A dissection of Jonathan Franzen’s recent New Yorker essay on David Foster Wallace finds Franzen’s wires showing.
Recommended reading, Halloween edition: 5 scary stories written by women, courtesy of BookRiot.
Amazon is battling the multi-platform capabilities of Google’s new ebookstore with its new “Kindle for the Web.” The demo makes it look pretty easy on the eyes. Kindle books were already accessible on a number of mobile platforms. What’s new here is taking the Kindle capabilities to the PC.
In case you missed it: Google bought Frommer’s last August. Then in April, Google announced that it would stop printing hard-copy guidebooks, so founder Arthur Frommer bought his company back. All of this has led Doug Mack to argue that not only do we need guidebooks, but they should be part of the literary canon. “They also stand out for shaping history, if not always intentionally, because of their authoritative reputation—they have long been the best insight into that which would be otherwise unknown.”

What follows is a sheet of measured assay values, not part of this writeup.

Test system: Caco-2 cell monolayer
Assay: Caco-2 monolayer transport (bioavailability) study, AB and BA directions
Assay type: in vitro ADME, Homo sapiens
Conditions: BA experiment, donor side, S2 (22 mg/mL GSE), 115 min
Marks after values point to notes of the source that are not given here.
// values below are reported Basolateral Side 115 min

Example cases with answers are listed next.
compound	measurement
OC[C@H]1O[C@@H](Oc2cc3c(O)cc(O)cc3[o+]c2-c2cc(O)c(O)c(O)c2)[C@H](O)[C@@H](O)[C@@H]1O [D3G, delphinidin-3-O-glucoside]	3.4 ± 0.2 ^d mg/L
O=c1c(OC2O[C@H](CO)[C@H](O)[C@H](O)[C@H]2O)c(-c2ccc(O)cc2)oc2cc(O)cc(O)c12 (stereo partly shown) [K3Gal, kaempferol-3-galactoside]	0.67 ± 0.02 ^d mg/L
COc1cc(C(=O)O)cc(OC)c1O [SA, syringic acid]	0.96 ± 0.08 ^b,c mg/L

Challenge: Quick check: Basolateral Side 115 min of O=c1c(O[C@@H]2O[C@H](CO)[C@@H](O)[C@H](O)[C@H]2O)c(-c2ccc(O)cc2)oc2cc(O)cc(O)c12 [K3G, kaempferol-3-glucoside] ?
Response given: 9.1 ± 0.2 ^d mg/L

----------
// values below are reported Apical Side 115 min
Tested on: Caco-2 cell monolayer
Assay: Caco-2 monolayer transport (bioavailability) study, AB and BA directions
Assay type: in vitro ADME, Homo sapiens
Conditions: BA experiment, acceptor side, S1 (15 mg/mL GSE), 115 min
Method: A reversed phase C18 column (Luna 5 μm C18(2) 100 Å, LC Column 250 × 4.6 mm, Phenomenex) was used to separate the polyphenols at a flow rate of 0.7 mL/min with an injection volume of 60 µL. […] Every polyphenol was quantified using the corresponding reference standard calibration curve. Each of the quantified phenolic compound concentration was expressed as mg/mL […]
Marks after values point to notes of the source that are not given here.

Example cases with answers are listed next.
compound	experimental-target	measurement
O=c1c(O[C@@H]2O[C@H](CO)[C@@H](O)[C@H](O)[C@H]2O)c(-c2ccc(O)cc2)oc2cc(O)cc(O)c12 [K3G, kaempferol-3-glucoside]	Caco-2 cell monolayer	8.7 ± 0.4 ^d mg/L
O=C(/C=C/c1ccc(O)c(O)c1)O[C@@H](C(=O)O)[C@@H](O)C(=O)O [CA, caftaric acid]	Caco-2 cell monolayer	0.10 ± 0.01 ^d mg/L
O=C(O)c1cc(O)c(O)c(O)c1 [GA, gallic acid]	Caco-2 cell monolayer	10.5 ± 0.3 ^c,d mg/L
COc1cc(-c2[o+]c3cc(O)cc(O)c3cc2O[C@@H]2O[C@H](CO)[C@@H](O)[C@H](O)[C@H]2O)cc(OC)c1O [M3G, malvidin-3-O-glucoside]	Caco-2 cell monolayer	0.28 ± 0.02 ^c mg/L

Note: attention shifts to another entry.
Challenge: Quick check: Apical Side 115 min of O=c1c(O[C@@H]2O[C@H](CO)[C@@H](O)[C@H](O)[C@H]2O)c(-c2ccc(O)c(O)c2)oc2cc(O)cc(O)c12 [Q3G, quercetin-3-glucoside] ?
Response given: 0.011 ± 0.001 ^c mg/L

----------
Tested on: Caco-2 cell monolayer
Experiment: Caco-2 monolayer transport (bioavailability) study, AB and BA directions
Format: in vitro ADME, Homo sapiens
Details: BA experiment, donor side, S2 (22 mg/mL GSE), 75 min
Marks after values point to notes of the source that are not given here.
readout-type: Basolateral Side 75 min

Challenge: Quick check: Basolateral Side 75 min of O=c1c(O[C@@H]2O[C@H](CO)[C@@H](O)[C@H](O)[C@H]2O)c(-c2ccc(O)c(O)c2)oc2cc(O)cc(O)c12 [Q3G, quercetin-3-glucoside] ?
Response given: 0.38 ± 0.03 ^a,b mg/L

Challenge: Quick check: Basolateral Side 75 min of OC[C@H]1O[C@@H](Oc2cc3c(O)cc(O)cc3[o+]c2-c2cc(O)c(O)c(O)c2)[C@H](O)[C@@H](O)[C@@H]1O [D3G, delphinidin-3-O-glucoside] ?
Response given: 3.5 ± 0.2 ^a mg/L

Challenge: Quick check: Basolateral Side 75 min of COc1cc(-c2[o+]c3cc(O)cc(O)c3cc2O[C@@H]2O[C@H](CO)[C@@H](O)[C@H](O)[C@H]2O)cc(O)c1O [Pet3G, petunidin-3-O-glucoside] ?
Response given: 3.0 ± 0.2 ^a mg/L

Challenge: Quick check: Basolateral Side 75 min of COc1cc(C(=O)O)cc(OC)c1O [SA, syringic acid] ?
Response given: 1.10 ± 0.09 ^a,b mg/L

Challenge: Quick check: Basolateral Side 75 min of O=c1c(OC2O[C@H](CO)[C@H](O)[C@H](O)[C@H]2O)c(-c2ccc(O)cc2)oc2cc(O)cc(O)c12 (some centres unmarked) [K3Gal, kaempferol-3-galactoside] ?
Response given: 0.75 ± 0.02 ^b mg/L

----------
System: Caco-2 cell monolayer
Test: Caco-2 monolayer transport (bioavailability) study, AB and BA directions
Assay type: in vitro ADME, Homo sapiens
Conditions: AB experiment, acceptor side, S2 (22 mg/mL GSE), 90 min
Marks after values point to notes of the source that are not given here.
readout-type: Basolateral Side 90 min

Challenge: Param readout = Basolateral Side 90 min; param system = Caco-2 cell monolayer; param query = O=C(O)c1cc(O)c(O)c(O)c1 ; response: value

Laura Miller of Salon recommends Tana French’s new crime-fiction novel Faithful Place: “makes Philip Marlowe’s L.A. look like a church picnic. French herself doesn’t play by the rules…” Also out recently is a new edition of James Salter’s short story collection Dusk and Other Stories, with a new introduction by former Paris Review editor Philip Gourevitch.